Dealing with Employee Problems
Share a time when you have encountered one of the six types of people described in the article
In my stay at Virgin-Atlantic Research and Development RD department, I encountered different characters, which were annoying. Most workers were in the marketing department who wanted disrupted other members in other departments. In particular, there was Mike (not his real name), who wanted to show that he knew it all. We also had Jennifer (not her real name), who was an interpreter and a slacker. In our department, we were faced by this challenge of Salome (not her real name) a grump, who thought we despised her negatively. Additionally, in our department we were faced by a challenge while dealing with Timothy (not his real name) for his ever-shouting attitude on the phone. Despite multiple interventions to assist these individuals, it was clear that their conduct could not change. For that reason, I thought of a strategy of how to deal with such employees when a situation of need arises. The incoming section will, therefore, be analyzing what I did; the seconding section will analyze what I should have done.
Describe the situation and how you dealt with him or her
I have to confess that it was a problem dealing with these characters. Michael and Timothy presented more problems as compared to Salome and Jennifer combined. Timothy was the most problematic to me directly since we were in the same department, even though his problem was manageable. To deal with him, I opted to remain silent when he was talking on phone. Michael could visit the department occasionally, to deal with him I could just walk out in the park. Salome was the most tragic since her problem could lead to total communication breakdown, for weeks or even a fortnight depending on the nature of the last encounter. To deal with her, I could wait until her moods comedown. Jennifer, who presented two problems, an interpreter and slacker, presented a serious challenge to this organization. To respond to her unique demands, I avoided her presence more often.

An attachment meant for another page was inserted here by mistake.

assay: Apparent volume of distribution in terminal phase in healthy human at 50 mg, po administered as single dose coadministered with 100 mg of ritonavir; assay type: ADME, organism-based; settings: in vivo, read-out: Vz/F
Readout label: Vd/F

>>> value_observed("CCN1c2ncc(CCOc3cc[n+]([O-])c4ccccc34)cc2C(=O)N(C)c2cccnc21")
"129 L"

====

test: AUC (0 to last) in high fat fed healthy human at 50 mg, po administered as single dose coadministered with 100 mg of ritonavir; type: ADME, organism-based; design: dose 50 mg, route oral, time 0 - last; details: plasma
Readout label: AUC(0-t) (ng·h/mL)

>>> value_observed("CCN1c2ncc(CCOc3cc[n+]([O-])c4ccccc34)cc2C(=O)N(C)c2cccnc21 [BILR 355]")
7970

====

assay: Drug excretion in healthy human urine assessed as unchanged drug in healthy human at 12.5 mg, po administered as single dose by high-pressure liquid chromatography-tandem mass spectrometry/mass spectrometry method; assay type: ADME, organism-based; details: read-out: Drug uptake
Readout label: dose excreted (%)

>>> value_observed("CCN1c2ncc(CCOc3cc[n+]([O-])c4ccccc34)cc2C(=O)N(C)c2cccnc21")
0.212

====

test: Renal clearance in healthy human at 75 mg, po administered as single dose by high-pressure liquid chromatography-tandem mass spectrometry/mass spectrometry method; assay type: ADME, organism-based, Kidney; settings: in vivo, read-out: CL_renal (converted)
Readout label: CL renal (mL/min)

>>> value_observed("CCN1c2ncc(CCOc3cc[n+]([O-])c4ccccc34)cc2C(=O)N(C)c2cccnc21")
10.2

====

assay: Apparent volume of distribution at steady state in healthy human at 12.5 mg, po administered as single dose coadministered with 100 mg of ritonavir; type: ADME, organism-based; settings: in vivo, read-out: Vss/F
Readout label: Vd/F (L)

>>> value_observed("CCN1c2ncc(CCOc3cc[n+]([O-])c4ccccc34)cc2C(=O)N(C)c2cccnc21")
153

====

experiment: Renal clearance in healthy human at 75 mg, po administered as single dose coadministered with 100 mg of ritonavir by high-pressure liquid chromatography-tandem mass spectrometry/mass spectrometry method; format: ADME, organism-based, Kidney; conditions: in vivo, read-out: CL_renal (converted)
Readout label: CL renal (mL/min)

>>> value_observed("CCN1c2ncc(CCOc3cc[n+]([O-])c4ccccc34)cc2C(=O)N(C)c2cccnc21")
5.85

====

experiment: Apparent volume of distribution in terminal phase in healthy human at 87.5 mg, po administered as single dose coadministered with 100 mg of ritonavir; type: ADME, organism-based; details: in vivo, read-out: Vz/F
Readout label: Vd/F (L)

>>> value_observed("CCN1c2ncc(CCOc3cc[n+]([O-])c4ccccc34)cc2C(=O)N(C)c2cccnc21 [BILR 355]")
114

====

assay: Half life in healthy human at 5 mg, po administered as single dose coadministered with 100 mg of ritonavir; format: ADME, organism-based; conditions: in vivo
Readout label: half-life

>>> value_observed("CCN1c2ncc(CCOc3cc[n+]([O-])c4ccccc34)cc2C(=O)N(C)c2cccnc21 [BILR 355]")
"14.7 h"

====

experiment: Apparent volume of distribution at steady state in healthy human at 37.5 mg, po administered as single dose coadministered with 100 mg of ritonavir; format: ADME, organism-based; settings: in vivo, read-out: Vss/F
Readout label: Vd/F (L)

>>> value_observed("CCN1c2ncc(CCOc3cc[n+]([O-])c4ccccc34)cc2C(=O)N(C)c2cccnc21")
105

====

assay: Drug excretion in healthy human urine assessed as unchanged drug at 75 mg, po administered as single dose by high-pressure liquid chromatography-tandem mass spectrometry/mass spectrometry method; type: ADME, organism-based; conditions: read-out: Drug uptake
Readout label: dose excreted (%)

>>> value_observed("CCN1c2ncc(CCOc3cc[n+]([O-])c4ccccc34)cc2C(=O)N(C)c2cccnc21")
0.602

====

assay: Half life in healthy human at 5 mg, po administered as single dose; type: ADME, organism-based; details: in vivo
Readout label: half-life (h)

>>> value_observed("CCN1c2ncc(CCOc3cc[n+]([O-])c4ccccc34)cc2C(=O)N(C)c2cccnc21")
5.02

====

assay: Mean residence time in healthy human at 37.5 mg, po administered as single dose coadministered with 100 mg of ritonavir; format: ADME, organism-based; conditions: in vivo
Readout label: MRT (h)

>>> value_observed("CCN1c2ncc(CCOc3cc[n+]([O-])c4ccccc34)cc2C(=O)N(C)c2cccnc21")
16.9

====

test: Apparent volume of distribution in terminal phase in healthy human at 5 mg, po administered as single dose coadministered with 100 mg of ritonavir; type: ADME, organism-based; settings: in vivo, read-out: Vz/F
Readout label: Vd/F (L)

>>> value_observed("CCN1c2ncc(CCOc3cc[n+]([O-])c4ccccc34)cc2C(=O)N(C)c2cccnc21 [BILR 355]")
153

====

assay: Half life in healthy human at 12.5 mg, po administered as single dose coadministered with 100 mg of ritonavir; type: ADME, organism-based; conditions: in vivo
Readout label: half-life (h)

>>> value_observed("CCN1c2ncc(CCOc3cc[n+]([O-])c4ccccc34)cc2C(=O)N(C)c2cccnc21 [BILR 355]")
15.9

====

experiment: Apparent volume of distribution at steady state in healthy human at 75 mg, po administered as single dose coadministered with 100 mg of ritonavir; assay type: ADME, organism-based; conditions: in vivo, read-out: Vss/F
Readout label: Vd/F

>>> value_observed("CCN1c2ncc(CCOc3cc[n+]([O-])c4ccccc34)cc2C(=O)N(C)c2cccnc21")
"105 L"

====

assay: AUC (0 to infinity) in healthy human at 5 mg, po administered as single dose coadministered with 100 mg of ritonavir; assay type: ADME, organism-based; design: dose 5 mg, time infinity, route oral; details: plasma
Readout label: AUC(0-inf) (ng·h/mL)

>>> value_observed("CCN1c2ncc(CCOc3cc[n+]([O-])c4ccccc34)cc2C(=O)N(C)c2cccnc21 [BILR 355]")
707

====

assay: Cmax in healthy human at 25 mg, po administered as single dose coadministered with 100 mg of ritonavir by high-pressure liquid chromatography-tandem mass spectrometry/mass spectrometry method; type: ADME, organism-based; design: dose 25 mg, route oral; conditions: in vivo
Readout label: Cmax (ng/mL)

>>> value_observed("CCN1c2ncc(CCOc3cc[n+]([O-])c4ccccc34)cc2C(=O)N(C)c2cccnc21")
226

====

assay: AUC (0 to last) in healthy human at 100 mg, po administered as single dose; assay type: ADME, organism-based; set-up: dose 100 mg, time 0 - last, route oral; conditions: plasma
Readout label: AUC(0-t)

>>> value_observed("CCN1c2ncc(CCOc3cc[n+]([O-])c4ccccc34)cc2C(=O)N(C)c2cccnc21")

Using the advice given by the author of the article, what can you do the next time you encounter a person of this type?
However, avoidance did not solve these problems. Next time when I happen to service the same department, I will find a way to communicate decisively. To respond to Jack’s disruptions, I will tell him that I have a deadline to meet, and I need more time to concentrate with it. When it comes to Timothy, I will wait for him to terminate his call. I will request him out for a cup of coffee and explain to him politely how his conduct on the phone disrupts the department. Responding to the Salome moody problems, I will try to understand her personality by asking her to my own office where I will tell her that her present condition was unprofessional (Lyles, 2014). I will try to deal with what is easier for her, so that she does not take it negatively. Finally, to respond to Jennifer two problems, I will just ignore her when she comes to slack around. If it affects my work, by slowing down her activities in the marketing department, it will be advisable that I tell her straightforward, that her excessive character was affecting other departments. Similarly, while responding to her know it all character, I will talk with her to ensure that she finds comfort with her knowledge alone (Green, 2014).
Green, A. (2011, June 6). How to Deal With Annoying Co-Workers – US News. Retrieved December 19, 2014, from http://money.usnews.com/money/blogs/outside-voices-careers/2011/06/06/how-to-deal-with-annoying-co-workers
Lyles, M. (2014). Organizational Learning, knowledge creation, problem formulation and innovation in messy problems. European Management Journal, 132-136.
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